Laura Gonzalez (right) of Seattle, and Marcos, her 13-year-old son (left), cook special weekend meals. She said he is responsible with his distance learning, but she worries he's home alone while she works.

The real-life struggles of distance learning, according to 5 families

Updated 4:07 AM ET, Sat November 14, 2020

(CNN)In the not-so-distant past, there was a place where parents could drop off their kids for six-plus hours a day. Teachers and administration kept them safe, and taught them things. It was wonderful.

Now, it's all parents. Even with teachers working hard to reimagine school online, it's up to parents and guardians — mostly moms — to oversee their children's education and well-being all hours of the day.
CNN spoke to five families across the United States to hear how the grand, forced experiment of distance learning is going for them. They spoke about their struggles, as well as the tiny pockets of resilience they have discovered along the way. Answers have been condensed and edited for clarity.

Coping with a lack of structure

Robert Kent is a single dad who lives in Warren, Rhode Island. His daughters, 10-year-old Ayla and 8-year-old Bella, are distance learning full time. He oversees them three school days a week, and their mom oversees them the other two.
Robert Kent (center) of Warren, Rhode Island, single dad to daughters Ayla (left) and Bella  (right), oversees their online learning three days a week.
CNN: What's your distance learning routine?
Robert Kent: We get online by 8:30, and they have activities for basically the whole school day.
In the afternoons, we try to get out. My younger sister has kids and lives close so we go there a couple days a week. We try to do other activities, like go to the zoo — one of my friends gave me a free pass — or ride bikes. It can be hard to get them out.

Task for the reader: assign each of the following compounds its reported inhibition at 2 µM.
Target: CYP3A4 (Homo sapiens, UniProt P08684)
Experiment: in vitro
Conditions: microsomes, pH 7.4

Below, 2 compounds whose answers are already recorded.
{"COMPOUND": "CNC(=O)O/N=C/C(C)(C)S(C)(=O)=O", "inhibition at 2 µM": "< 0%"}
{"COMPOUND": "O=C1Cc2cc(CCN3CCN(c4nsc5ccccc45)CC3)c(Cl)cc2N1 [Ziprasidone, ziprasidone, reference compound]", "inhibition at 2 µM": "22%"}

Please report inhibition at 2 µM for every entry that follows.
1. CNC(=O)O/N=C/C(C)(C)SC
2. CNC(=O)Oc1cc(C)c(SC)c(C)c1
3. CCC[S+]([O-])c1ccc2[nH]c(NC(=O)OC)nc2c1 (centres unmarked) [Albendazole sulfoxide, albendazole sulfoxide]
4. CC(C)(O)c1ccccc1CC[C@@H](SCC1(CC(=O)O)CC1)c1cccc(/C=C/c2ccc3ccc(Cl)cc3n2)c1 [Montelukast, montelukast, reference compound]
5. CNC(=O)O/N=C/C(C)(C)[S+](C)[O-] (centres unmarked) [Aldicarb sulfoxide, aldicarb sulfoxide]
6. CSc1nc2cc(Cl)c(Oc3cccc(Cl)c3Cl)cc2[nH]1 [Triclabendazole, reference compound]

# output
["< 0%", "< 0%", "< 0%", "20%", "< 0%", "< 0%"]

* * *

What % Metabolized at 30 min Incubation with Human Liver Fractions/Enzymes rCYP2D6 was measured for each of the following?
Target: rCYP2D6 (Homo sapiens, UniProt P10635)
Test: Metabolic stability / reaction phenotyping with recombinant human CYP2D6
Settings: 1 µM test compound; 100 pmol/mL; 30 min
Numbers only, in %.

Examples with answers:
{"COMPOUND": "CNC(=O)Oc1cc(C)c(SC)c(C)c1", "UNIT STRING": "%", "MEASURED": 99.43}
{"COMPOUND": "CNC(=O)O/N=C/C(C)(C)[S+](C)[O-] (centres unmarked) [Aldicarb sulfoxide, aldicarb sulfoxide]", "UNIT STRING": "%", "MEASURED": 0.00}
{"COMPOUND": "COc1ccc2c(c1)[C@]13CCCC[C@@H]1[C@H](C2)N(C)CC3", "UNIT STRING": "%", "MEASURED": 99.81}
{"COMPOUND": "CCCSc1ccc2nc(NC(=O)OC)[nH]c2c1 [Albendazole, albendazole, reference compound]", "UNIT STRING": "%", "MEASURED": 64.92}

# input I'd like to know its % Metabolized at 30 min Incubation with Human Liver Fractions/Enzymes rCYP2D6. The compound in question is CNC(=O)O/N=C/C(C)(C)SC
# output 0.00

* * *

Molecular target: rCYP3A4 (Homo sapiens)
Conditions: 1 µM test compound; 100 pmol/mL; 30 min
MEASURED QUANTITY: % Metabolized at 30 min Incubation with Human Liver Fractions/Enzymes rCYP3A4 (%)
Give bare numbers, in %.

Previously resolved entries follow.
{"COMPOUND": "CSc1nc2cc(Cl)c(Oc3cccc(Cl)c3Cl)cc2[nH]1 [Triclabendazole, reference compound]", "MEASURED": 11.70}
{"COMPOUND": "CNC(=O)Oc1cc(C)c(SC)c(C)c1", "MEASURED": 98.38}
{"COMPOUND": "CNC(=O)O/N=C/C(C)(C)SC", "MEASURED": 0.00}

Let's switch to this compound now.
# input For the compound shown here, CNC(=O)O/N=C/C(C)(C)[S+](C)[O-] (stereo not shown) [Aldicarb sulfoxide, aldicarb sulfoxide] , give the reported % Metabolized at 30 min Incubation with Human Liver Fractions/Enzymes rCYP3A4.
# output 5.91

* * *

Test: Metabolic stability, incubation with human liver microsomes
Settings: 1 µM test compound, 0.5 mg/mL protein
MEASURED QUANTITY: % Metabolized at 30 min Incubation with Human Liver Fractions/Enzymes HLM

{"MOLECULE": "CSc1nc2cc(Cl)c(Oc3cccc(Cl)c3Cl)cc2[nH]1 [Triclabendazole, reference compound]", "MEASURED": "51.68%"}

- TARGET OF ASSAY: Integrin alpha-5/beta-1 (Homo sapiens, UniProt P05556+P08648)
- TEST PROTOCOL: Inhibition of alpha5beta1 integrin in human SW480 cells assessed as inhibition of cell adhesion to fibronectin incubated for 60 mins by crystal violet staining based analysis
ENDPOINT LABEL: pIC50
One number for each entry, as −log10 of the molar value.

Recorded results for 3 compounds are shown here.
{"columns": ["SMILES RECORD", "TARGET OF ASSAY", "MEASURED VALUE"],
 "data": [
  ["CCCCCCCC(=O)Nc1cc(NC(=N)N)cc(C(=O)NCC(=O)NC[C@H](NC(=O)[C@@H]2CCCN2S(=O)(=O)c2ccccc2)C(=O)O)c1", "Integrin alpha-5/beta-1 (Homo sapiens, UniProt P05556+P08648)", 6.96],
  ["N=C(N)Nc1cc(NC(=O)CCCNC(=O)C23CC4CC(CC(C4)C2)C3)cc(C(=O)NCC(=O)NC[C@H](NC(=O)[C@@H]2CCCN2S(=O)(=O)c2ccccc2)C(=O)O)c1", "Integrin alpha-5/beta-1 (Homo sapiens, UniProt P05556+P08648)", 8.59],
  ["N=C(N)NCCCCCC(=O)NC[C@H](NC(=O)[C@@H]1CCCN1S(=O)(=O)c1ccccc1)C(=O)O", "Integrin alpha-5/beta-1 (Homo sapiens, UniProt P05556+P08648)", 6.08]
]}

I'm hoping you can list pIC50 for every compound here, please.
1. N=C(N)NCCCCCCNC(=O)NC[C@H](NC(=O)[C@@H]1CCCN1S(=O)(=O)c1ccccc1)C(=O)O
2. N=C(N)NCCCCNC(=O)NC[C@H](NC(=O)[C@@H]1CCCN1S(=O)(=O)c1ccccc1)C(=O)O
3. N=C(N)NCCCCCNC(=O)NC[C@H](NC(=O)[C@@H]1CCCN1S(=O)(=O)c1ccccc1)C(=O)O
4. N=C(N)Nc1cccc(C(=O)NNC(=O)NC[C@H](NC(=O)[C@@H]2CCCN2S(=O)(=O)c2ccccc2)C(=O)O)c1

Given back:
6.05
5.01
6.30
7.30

CNN: How's it going?
Kent: I know the teachers are trying, but the parents are on their own. It's up to us to figure it out.
My younger daughter needs more structure to learn. She can be defiant, and it's really hard to get her to understand. Sometimes I find myself doing what my parents used to do, and just doing her work. But I know you can't do that and I tell myself, "No."
My older daughter just wants to get her work over with.
CNN: What personal challenges are you facing?
Kent: I work at a college, and my hours were cut. For the first time in my life, I had to file for unemployment. I used to take home $470 a week. Now I am taking home $290 a week with unemployment. It has been a real struggle.
I've been downloading grocery apps so I can shop for the best deals and budgeting. I recently got a free 10-pound bag of potatoes through one of these apps. We ate a lot of potatoes for a while.
CNN: What do you do to take a break?
Kent: My stress levels are pretty high, and I need to have patience so I don't yell at the kids.
What has really saved me is my gym membership. Yeah, I can use the money for other stuff, but mentally just working out and being able to have that little moment for myself so I don't freak out is important.